Public hearing addressing pet ownership, feral cats, coming up in St. Paul

Last Updated: May 16, 2023By

Tackling the problem of responsible pet ownership and feral cats is not unique for the Town of St. Paul, but now they are opening up the conversation and looking for feedback from residents on how best to address the problem.

On Tuesday, May 23, town council has scheduled a public hearing at 7:00pm during their regular council meeting on this issue.

Trevor Kotowich spoke to council on Monday, May 8, as a new draft bylaw was presented to council.

Among the changes, the bylaw would state that no one can own more than three dogs, or more than three cats, or more than a total of four cats and dogs combined that are six months of age or more, at any one property within Town. 

“We’re combining the cat and the dog bylaw,” said Mayor Maureen Miller. “We’re giving then supports to our peace officers to actually enforce the bylaw. We did first reading we’re hoping that now the public who are choosing to have an opinion — this is the time.” 

Last summer in August 2022, a draft copy of this bylaw was presented to the Committee of the Whole, and since then some tweaks have been made. 

At that time the three options were to: remain status quo, increase funding to the Animal Shelter, or humanely “destroy” animals not claimed.

Part of the issue with feral cats is what to do with them.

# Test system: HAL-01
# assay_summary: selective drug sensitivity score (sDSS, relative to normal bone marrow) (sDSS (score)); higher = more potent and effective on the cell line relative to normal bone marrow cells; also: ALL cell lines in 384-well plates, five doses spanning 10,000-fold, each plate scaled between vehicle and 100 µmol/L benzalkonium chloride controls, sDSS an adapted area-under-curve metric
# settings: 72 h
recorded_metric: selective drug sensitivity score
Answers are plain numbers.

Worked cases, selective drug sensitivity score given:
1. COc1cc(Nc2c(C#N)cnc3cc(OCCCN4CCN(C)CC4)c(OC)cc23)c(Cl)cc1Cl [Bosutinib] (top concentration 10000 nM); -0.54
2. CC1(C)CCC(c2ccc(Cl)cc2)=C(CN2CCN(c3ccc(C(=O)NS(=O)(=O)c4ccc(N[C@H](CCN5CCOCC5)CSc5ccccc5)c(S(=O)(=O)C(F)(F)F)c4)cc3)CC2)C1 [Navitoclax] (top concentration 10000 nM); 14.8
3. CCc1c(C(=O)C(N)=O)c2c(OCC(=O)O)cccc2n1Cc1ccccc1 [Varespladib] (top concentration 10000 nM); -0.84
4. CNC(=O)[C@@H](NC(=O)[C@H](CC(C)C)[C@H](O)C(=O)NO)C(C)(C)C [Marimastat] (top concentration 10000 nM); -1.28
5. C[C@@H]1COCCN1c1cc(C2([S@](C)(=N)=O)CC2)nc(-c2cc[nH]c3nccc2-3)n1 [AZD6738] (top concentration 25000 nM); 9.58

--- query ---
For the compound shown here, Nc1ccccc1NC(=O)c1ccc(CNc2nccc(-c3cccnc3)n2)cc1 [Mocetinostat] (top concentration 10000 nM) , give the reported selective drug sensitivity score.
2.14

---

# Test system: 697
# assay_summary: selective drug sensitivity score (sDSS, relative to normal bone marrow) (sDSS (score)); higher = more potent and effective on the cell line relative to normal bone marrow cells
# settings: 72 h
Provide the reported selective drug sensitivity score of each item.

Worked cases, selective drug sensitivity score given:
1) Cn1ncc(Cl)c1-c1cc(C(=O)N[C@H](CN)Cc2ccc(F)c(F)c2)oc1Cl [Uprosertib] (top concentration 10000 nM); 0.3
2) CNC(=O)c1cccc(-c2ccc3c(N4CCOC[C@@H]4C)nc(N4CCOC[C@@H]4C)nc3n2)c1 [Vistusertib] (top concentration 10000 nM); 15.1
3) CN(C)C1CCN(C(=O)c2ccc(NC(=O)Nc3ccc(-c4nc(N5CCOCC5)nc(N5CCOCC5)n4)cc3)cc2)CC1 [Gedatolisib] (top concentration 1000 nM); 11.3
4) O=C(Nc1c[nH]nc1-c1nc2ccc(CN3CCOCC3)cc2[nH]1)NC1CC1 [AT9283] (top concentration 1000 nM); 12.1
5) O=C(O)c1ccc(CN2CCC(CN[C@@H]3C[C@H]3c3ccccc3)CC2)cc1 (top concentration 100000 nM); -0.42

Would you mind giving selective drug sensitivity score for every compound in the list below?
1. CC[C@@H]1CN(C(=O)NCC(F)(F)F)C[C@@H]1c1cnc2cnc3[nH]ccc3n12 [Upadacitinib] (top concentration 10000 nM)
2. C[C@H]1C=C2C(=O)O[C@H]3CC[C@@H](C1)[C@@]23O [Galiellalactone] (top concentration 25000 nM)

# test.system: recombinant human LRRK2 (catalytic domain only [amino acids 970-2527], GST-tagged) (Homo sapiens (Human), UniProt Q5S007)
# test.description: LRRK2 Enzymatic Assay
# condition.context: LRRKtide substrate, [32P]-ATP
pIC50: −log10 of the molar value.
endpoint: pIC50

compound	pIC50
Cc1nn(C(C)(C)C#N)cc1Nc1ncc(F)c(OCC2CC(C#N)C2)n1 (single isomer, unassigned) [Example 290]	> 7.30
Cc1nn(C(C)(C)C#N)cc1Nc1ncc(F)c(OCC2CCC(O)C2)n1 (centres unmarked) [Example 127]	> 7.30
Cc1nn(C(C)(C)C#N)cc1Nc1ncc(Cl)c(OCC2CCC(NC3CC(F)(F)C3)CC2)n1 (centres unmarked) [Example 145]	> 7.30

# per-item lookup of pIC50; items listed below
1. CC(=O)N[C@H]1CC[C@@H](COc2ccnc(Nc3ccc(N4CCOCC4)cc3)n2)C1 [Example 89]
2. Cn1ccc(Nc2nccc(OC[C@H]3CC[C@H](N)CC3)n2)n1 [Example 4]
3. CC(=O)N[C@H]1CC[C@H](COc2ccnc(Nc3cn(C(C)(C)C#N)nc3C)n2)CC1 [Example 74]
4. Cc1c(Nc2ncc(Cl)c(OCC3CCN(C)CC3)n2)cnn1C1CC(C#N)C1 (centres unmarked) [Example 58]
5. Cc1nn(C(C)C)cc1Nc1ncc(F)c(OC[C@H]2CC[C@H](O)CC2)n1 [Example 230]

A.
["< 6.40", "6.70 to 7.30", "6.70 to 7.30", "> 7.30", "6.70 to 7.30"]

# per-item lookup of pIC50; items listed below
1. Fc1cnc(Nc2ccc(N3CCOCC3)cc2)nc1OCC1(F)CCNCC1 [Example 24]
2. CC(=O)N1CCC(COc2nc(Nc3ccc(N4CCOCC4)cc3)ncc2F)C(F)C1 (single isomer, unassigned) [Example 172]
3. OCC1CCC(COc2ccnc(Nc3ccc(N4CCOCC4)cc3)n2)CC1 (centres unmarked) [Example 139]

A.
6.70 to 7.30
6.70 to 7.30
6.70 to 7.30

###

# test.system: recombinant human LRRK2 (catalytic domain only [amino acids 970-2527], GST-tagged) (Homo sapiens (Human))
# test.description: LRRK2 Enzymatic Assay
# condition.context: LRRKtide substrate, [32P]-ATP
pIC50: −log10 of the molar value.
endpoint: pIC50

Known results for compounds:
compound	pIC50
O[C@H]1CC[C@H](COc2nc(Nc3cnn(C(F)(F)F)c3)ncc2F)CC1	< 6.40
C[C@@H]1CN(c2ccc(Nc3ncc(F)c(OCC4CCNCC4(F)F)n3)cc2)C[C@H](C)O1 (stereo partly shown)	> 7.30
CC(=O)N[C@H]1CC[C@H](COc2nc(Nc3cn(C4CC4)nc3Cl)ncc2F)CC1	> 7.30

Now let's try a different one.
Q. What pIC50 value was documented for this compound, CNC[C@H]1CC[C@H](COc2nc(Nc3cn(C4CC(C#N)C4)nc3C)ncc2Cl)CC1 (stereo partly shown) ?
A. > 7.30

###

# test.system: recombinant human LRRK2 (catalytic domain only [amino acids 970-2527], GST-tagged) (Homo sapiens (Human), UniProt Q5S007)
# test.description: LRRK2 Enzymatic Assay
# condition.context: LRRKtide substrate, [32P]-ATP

For example, animal shelter only has room for 10 dogs and 12 cats, and feral cats are not accepted.

Other changes in the bylaw read that: no person shall beat, feed, or take any actions that may attract feral or wild animals, except for bird-feeders.

Plus, the definition of a “feral” cat could allow officials to consider euthanizing an unclaimed animal after advice from a veterinarian.

“Remaining status quo, is not an option for this community as this time,” said CAO Steven Jeffrey during the meeting.

“I think there needs to be an investment – and I’m not just talking about dollars – I think there needs to be an investment in policy to see if we can establish a starting ground.” 

Any rules that come into place would not be grandfathered in and would take effect after a third and final reading. 

The public hearing is hoped to give resident’s voices to the issue, not just what mayor and council may read online.

“I find it interesting that social media will run rampant on a situation that’s happening in town. But I need feedback as to what the solution to that is, we are aware of the problems,” said Miller. 

“This is the time to come with the opinion, this is where the action can happen. This is where the resolution can happen. It cannot happen on social media.”

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